We already consider it a highly recommended purchase for PlayStation 4 and Pro users, but Sony's WipEout Omega Collection moves to the next level today with a free upgrade that introduces full PlayStation VR support. We've had access to the PS4 Pro version, we've played it extensively - and it's rather special.

For a start, it's the full game. There are no cutbacks, no compromises, no reductions in content - it's simply a virtual reality alternative to the existing ways you can play the game, to the point where VR players can indulge in multiplayer games alongside normal PS4 and Pro users. We're still in the process of producing our platform comparisons, but there's no sense that we're being visually short-changed either. After all, WipEout Omega Collection ran locked at 4K resolution at 60 frames per second on PlayStation 4 Pro, suggesting plenty of GPU overhead in accommodating PSVR's 1080p display.

In fact, we can confirm that super-sampling is in effect, meaning that the often jaggy appearance you find in PSVR titles is reduced significantly. PS4 Pro renders natively at 1620p before downsampling to the visor's 1080p display - not quite 4K then, but we have to remember that the overall workload of VR is significantly higher. In producing a stereoscopic 3D image, the whole image is effectively rendered twice with a slight offset.

Similar to the existing versions of the Omega Collection, frame-rate is locked at 60 frames per second, with motion interpolation incorporated to support PSVR's 120Hz screen - though similar to other titles that use this technique, there is still noticeable 'ghosting', particularly on fast lateral movement. But the key aspect here is the consistency - after several hours of play, we've not noticed any drops to performance.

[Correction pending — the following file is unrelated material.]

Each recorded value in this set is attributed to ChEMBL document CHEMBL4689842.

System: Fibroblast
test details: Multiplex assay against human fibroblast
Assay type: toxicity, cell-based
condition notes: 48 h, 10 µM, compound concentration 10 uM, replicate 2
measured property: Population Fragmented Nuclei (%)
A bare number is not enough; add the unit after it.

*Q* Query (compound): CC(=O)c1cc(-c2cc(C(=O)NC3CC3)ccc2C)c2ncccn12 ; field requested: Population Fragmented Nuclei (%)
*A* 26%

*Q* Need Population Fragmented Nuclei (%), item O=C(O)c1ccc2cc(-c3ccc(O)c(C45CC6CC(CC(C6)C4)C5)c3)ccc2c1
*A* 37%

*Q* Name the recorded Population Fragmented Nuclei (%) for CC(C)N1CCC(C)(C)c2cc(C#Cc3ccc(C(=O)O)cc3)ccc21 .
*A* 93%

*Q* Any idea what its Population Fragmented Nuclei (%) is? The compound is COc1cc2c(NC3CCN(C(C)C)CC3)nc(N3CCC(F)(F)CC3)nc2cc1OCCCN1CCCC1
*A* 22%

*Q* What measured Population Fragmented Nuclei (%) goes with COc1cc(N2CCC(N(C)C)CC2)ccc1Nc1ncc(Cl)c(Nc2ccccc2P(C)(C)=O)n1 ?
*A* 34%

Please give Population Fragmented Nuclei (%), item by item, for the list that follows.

Our earlier look at the Omega Collection. Now you get all of this in full virtual reality with the release of today's update.

The concept of running WipEout in virtual reality sounds exciting in theory and in action, it delivers in spades. The opening seconds of the race set the stage nicely, allowing you to check out the cockpit of your racer more closely or to look up and stare at the surrounding environments. It's WipEout on the kind of scale you've never seen before and it's quite magnificent. And then the action kicks in and 'intense' doesn't really do justice to what follows.

One word of warning though: this is extreme stuff with fast motion that may cause issues for many users. You'll need definitely need your VR legs to deal with this experience. Personally, I played the game three races at a time before taking a break in order to make the intense experience a bit more manageable. Interestingly, warnings appear to inform you of potential motion sickness issues (for example, using the 180 degrees switch in Fury Eliminator rounds) while some of the more extreme courses also bring up warnings and even turn on pilot assist - which you can disable if you want.

It's a bumpy ride for sure, but also a spectacular one. This is a zero compromise WipEout experience in just about every sense - and that extends to the intensity of the action.

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About the author

Richard Leadbetter

Richard Leadbetter

Technology Editor, Digital Foundry

Rich has been a games journalist since the days of 16-bit and specialises in technical analysis. He's commonly known around Eurogamer as the Blacksmith of the Future.

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